Month 6, Day 21: Lies and Lying Liars…

Well, this one pretty much wrote itself. BP’s British stockholders are claiming the company misrepresented its safety record to them, thereby artificially inflating the value of its stock (well, duh!)….and they are threatening legal action. IIRC, this is the first time I’ve written to a UK newspaper. It’s a little long, but it has a classical allusion and some rather archly constructed sentences. I forgot to change the spelling of “behavior” before I sent it off. Ah, well.

It comes as no surprise that British Petroleum is accused of misleading its stockholders by misrepresenting its safety record. We already know that BP misrepresented its safety record to the U.S. Government and to the general public. Why should the company’s own investors be treated any differently? Looking at the behavior of oil companies in general (and BP in particular) it is increasingly evident that oil is dirty in more than the physical sense. It appears to engender both corporate and individual behaviour that could accurately be described as sociopathic. BP’s malfeasance is only the most recent and grotesque example; a few moments’ search turns up an appalling roster of inexcusable acts committed by major oil companies, often in parts of the world with inadequate legal and logistical mechanisms for dealing with the consequences of environmental criminality. Even if climate change were not a Damoclean sword over our heads, the unique combination of malignity and incompetence that has characterized Big Oil’s collective actions over the past half a century should be a more than adequate reason for us all to end our dependence on fossil fuels. Why give money to a rude, destructive, irresponsible boor?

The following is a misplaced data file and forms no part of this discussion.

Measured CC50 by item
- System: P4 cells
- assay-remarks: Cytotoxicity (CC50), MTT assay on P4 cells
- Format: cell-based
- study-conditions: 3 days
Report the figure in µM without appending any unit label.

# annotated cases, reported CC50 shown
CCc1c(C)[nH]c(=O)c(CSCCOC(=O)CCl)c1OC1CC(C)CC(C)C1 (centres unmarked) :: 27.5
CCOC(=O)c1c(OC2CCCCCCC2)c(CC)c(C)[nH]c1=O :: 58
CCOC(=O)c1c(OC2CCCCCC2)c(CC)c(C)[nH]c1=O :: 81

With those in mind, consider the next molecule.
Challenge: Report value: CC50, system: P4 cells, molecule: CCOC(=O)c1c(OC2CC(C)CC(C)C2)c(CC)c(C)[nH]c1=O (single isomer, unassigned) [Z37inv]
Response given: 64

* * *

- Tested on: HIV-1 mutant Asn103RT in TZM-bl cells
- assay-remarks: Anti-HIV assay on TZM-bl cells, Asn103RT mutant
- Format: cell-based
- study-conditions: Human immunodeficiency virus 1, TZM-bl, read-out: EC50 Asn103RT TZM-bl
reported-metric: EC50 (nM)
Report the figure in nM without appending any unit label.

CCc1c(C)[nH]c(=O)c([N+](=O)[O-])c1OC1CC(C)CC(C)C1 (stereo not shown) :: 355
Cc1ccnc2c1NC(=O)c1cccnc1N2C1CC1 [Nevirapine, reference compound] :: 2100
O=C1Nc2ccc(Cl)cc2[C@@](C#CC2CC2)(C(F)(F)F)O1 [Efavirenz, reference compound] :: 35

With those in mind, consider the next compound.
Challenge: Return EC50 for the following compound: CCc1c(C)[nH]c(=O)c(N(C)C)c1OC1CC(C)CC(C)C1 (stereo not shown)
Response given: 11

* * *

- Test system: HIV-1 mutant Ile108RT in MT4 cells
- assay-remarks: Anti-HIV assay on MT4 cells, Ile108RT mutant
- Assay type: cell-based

Warren Senders

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